4. I feel ill.

  5. Along with the poise and stuff shown by Eovaldi, we would be remiss not to mention the two dominating innings by Blake Hawksworth. He was in total command. I particularly enjoyed the way he locked up tattoo boy Ryan Roberts with consecutive curves and then just blew high heat past him up and in.

    I expected Lindblom in for the ninth, or at least after Montero’s at bat, but it worked out when they let Goldschmidt swing at a 3-0 Elbert pitch and he popped up for the second out.

  6. Ned is really cementing his reputation as the GM every other GM wants to trade with because the other GM always wins.

    Yesterday, went to the Giants/Phillies’ game at PacBell and got into a great conversation with an intelligent Giant fan (I know, rare as hen’s teeth) and according to her, the only thing Ned brings to the dance is his ability to brown nose. She had the misfortune of speaking to the man when he was picking up Sabean’s dry-cleaning and his basis for baseball knowledge is Street & Smith’s from four years ago. She said her Pomeranian knew more about baseball than he does. The most interesting aspect is that when she asked him about some kid on the farm (Jonathan Sanchez, at the time) and he didn’t know anything about him. Pretty much proves what we all know, Ned is the most unprepared, least knowledgeable and poorest GM in the game.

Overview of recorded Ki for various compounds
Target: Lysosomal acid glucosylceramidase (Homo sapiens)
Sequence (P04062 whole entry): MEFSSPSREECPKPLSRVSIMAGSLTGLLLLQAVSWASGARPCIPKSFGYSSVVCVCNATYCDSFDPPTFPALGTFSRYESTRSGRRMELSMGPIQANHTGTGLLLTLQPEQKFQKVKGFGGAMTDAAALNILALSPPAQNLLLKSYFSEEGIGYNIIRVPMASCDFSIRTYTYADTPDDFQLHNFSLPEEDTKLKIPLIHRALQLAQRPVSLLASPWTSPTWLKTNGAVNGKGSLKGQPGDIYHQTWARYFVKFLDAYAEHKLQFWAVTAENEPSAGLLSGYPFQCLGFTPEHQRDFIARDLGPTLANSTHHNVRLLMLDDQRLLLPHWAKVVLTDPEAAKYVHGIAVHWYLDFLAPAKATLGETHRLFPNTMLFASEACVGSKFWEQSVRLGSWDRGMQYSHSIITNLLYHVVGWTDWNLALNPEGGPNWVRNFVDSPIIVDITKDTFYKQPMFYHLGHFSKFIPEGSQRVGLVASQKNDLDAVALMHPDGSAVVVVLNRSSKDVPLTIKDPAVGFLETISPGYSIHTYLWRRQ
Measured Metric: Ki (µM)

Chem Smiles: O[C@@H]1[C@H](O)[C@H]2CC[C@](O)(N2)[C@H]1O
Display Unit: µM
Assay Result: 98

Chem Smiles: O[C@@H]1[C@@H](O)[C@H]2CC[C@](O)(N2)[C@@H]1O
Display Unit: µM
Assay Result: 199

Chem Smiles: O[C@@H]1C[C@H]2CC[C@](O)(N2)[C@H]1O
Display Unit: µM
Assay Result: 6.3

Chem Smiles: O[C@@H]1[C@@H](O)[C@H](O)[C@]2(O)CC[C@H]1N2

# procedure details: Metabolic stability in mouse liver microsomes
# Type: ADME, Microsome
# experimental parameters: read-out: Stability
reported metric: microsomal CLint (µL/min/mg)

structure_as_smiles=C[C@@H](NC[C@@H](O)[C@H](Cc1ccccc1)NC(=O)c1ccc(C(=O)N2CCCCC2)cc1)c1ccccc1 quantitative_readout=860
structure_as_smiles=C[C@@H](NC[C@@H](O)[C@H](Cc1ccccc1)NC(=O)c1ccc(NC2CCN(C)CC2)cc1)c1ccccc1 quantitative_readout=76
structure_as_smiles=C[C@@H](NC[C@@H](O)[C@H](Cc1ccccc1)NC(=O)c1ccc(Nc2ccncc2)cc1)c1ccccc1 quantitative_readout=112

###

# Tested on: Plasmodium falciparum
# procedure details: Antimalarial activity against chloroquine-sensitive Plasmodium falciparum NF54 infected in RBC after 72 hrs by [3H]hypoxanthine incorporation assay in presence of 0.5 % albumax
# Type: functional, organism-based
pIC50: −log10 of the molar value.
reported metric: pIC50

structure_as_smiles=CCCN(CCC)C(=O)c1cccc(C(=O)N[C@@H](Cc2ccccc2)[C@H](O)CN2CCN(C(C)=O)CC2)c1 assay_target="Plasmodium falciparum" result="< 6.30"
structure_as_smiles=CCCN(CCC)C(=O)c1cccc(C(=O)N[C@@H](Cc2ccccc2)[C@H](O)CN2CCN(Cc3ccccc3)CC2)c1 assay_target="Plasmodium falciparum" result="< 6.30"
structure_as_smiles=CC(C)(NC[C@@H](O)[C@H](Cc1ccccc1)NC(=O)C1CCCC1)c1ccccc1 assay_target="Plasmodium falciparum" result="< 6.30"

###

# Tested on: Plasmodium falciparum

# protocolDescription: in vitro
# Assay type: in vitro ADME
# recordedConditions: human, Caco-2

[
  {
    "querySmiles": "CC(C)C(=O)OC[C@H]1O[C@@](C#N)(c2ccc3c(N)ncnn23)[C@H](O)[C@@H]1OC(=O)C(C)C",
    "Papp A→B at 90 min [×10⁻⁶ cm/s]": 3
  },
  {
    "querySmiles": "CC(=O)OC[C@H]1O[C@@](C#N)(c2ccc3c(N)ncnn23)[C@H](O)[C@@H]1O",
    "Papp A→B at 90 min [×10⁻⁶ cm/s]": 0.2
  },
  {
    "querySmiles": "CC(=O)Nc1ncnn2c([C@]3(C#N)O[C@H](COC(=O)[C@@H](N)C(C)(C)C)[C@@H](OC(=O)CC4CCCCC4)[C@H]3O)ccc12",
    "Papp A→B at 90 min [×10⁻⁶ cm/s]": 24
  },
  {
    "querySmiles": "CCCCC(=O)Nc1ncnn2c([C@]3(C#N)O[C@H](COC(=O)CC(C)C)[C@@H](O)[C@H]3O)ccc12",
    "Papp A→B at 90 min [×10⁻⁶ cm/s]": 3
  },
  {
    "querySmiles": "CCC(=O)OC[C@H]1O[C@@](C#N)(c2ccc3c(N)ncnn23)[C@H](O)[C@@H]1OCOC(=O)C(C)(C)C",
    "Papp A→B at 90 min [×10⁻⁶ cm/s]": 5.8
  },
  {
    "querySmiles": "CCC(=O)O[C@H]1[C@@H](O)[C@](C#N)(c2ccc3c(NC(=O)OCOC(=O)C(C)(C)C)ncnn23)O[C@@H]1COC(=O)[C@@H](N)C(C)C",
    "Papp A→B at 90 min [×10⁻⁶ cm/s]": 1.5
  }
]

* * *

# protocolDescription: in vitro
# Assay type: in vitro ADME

• I think Ed Wade gives Bernie a run for his money. The current version of Jim Hendry does as well, but I give Hendry credit for building the Cubs of a decade ago. But since Bernie’s field is publicity and he’s never known anything about baseball or sabermetrics, taken with his track record, I think you have to put Bernie and Wade up there as the two worst, with Hendry a close third.

  7. Help! I’m dumb. Who/what is TWC?

    • Time Warner Cable (or The Weather Channel–LOL)

  8. How much longer until NC will be terminated?

  9. [...] was traded to St. Louis, and made it only a week before seeming to seriously injure his shoulder on a botched rundown play in Arizona. He missed just one full game before re-injuring himself on August 9 against Philadelphia, first in [...]